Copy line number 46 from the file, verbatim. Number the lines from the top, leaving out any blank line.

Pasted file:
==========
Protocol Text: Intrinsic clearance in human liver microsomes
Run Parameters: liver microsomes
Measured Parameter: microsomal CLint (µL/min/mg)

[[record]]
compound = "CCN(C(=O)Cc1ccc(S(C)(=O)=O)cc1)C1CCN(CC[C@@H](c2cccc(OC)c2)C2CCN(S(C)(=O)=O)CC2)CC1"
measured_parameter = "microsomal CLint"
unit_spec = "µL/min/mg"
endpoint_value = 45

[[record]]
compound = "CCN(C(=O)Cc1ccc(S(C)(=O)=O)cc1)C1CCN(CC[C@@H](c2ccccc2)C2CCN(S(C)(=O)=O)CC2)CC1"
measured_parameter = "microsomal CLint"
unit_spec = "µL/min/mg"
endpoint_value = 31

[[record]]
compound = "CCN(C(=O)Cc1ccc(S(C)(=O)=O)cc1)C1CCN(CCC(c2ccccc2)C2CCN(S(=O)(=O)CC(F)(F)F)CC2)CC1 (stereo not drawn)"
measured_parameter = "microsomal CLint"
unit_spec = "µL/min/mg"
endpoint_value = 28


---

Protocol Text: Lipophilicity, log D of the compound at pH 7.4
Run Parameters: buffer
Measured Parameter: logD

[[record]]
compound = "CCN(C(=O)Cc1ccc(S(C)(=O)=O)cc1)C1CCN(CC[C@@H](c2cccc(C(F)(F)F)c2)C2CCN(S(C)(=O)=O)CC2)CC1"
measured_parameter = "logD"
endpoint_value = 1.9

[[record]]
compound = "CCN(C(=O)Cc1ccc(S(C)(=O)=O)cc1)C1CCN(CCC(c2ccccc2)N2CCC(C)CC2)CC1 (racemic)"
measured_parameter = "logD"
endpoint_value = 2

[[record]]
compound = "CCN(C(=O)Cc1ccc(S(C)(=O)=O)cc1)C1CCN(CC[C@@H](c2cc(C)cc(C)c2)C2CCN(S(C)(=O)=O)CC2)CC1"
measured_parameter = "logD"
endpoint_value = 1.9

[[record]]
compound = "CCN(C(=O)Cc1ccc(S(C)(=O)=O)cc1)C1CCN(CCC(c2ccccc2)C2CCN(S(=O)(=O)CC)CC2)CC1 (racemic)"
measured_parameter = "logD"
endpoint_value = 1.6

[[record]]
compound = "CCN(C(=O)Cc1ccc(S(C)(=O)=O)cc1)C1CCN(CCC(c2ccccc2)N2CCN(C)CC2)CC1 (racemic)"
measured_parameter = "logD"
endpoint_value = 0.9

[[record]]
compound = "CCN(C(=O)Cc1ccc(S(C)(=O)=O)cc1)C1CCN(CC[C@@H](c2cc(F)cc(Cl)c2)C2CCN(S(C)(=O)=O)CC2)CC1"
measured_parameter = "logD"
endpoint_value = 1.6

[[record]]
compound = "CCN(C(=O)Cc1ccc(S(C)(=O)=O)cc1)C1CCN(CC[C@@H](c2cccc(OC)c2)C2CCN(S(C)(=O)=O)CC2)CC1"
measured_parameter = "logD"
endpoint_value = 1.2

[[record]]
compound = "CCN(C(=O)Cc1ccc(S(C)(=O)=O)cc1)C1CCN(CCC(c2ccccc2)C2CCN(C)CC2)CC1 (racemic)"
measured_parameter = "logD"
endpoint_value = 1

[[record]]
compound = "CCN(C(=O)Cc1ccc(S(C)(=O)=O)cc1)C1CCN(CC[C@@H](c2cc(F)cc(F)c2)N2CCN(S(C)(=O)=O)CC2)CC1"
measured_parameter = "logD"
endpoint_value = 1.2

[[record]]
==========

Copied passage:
endpoint_value = 1.6